Since the 1980s, forensic nursing has been justified as a bridge between medicine and the law in healthcare. Not until 1995 was the International Association of Forensic Nurses instituted and recognized by the American Nurses Association.
In 2009, International Association of Forensic Nurses and the ANA drafted scope and operational standards guiding forensic nursing practice within the country.
It all started with Virginia Lynch (popularly referred to as the mother of Forensic Nursing). In 1982, while visiting a crime lab, she discovered that evidence such as clothing and other specimens went missing while a victim was being treated. This ignited her passion for the field.
According to Lynch, each time she asked the police if the culprit who abused the victims would face the wrath of the law, the police said it was unlikely because all evidence required to prove the case had been destroyed during medical care.
At this point, she realized that healthcare professionals were unintentionally obstructing justice.
Say you need more knowledge on this fast-evolving field of nursing, or you want to transition into a career in forensic nursing. In that case, this article will detail everything you need to know about forensic nursing.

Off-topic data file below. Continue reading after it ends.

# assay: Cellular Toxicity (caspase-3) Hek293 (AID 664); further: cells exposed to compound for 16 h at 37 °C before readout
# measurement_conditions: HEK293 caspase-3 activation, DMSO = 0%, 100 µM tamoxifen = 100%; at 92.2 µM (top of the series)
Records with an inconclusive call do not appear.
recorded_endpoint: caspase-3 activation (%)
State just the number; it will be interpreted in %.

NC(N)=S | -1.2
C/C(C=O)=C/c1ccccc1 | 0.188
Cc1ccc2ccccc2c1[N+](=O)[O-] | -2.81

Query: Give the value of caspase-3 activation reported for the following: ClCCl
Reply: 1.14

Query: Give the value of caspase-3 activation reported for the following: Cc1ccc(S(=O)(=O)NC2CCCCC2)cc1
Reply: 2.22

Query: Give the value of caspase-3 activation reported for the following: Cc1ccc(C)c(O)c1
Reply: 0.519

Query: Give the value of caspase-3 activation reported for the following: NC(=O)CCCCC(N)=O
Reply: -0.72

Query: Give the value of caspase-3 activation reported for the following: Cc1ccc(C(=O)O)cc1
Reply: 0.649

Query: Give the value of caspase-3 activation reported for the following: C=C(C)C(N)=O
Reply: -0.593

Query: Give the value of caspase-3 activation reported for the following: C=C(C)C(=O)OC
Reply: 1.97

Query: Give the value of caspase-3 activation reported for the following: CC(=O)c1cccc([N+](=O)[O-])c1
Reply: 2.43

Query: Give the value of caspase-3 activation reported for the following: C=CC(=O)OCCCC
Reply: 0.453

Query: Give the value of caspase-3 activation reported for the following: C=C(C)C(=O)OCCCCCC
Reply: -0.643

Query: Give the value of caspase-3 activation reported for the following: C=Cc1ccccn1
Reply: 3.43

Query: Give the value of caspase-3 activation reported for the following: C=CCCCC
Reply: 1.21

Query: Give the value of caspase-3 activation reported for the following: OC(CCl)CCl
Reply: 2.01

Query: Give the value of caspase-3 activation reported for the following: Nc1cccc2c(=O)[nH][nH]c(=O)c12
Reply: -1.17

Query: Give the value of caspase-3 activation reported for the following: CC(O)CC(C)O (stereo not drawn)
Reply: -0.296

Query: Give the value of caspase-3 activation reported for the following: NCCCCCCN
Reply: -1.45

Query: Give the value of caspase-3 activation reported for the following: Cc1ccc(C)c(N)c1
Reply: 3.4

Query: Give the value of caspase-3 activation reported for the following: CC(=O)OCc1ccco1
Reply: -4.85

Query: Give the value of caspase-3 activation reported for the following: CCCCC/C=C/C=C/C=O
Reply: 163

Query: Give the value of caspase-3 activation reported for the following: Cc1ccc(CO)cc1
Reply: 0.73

The International Association of Forensic Nurses defines forensic nursing as nurses who treat patients who have been physically or emotionally victimized or patients traumatized by what happened to them.
They are registered nurses trained and certified to provide care to patients that experienced victimization, sexual assault, domestic violence, or even victims of unpredictable catastrophic events.
As they are the first point of contact between crime victims and the healthcare facility, they provide services in various fields where healthcare and the Law intersect.
The forensic nurse is the first practitioner to deal with victims of violence or abuse. Examples include; domestic violence, sexual assault, child abuse, homicide, human trafficking assault, etc.
Forensic nurses are sometimes called to collect evidence from the perpetrators at the crime scenes. Examples of evidence they collect include; digitized photographs of injuries, blood samples, semen, hair strands for DNA analysis, bullets, clothing, etc.
Their psychological skills come in handy when providing comfort to the victims, particularly during physical examinations, interviews, or evidence collection. When the nurse has collected all evidence relevant to the investigations, the nurse can refer the patients to the next level of care.
Before treatment, it is necessary to investigate the patients' trauma or injury. The forensic nurse is often the first healthcare worker to attend to such patients. Some key evidence might be lost during treatment.
Another unusual job description of forensic nurses is that they ‘speak for the dead. In their bid to answer all questions and ensure justice is served for the victim, they investigate the causes of sudden suspicious or violent deaths. In particular, if the death occurred under mysterious or violent circumstances.
Forensic nurses work in hospitals. They also work in correctional institutions, community anti-violence programs, psychiatric hospitals, medical examiner offices, etc. Their services are also required in mass disasters or community crises.